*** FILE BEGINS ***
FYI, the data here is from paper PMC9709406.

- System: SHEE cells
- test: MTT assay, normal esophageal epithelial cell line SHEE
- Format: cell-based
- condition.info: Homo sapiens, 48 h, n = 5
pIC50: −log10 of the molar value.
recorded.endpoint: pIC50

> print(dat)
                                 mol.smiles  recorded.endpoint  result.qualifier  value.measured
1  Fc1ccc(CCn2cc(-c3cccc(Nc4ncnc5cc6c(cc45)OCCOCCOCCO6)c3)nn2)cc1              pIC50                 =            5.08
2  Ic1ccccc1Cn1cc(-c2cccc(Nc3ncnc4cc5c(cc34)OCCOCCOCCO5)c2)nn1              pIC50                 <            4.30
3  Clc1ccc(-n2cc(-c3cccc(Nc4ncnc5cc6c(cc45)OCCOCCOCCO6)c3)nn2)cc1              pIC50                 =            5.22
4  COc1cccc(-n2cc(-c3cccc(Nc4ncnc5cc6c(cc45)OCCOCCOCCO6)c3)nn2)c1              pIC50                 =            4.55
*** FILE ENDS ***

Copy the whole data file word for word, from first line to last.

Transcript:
FYI, the data here is from paper PMC9709406.

- System: SHEE cells
- test: MTT assay, normal esophageal epithelial cell line SHEE
- Format: cell-based
- condition.info: Homo sapiens, 48 h, n = 5
pIC50: −log10 of the molar value.
recorded.endpoint: pIC50

> print(dat)
                                 mol.smiles  recorded.endpoint  result.qualifier  value.measured
1  Fc1ccc(CCn2cc(-c3cccc(Nc4ncnc5cc6c(cc45)OCCOCCOCCO6)c3)nn2)cc1              pIC50                 =            5.08
2  Ic1ccccc1Cn1cc(-c2cccc(Nc3ncnc4cc5c(cc34)OCCOCCOCCO5)c2)nn1              pIC50                 <            4.30
3  Clc1ccc(-n2cc(-c3cccc(Nc4ncnc5cc6c(cc45)OCCOCCOCCO6)c3)nn2)cc1              pIC50                 =            5.22
4  COc1cccc(-n2cc(-c3cccc(Nc4ncnc5cc6c(cc45)OCCOCCOCCO6)c3)nn2)c1              pIC50                 =            4.55